The Wedding Brigade.
--The numerous marriages occurring in the city seem to have created a perfect mania for attending weddings.
The old Funeral Brigade — that fine body of females, who, in peace times, would capture a whole line of hacks at one charge, and only let the hearse escape because it didn't have any seats; who would skirmish with a widower for a ride to his wife's funeral, and cause a remarkable display of agility on the part of little orphans desirous to follow a parent to the grave — has come to light again.
It has now become the "Wedding Brigade," and well it does its duty under its new colors.
Their familiar faces remind one of other and more peaceful days, when a man might be married on Tuesday without the uncomfortable reflection of having to return to his regiment and be shot on the following Thursday.
The fact that invitations are not issued to this brigade makes no difference, and quite as little does the other fact that they never heard of the parties before.
It is enough to announce that there is to be a wedding, and those active burial parties promptly swarm to the front; those near the altar acting as infantry, and those a little further back mounting the benches and backs of the pews, while a few guerrillas capture the chancel.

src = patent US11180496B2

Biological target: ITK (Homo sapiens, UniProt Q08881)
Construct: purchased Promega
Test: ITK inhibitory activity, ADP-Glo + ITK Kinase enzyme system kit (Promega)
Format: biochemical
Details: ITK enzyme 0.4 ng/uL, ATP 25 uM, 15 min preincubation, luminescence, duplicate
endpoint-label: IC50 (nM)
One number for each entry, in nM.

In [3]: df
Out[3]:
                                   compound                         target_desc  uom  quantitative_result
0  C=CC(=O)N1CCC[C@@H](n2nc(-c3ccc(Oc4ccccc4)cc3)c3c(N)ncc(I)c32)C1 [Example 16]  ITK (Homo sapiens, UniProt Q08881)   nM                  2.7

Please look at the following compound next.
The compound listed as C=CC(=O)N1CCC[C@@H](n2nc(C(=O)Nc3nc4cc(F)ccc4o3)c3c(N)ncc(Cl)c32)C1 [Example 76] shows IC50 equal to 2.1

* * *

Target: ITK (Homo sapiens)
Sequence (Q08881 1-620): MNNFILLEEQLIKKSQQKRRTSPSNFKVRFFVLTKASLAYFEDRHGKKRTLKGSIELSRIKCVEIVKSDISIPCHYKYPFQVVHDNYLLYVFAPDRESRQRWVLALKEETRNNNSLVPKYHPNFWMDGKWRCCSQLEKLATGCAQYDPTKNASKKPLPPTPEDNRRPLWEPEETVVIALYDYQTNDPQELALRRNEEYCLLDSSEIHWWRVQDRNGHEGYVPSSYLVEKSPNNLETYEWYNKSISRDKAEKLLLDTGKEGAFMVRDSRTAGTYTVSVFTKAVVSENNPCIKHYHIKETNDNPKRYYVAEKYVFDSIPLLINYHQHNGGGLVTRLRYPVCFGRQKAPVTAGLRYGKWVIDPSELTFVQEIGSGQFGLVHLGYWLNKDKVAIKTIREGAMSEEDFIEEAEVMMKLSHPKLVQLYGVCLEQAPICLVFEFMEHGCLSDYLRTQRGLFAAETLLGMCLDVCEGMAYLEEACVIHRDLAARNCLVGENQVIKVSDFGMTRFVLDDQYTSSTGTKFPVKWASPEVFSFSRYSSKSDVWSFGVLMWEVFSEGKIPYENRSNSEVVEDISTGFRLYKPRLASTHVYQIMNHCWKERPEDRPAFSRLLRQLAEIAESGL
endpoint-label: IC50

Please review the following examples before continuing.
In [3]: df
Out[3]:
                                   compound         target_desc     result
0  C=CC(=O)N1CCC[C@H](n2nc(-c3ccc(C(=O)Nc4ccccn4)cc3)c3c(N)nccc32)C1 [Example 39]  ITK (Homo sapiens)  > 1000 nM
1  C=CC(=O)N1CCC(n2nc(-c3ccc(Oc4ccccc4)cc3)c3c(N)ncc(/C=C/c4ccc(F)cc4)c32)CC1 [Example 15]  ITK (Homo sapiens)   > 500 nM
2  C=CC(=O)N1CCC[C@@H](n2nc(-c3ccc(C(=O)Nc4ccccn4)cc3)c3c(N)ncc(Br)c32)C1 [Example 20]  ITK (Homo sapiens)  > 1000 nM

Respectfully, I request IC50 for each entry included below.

They comprise all ages: the little girl who is hardly old enough to know what a wedding is (if there is any age at which they are ignorant on that subject); the young lady of maturer years, with whom "the harvest is ended," and who comes to see what a more successful reaper has gathered, and the married woman who goes for — nobody knows what.
It was of this last class, we believe, that the great and good Smith
remarked that he couldn't see how it was that when a woman had "done for" one man she could not let weddings alone.--They are not partial to any particular church, but the Episcopal
service is, perhaps, the favorite, because it takes about three minutes longer to subjugate a man than any other.
This is a war institution — this Wedding Brigade; at least let us hope so, and let us hope, too, that the time will soon return when every Frederick Augustus
may lead his trembling Celestina to the altar without having her exposed to the gaze of these idle, curious, and often vulgar, wedding mobs.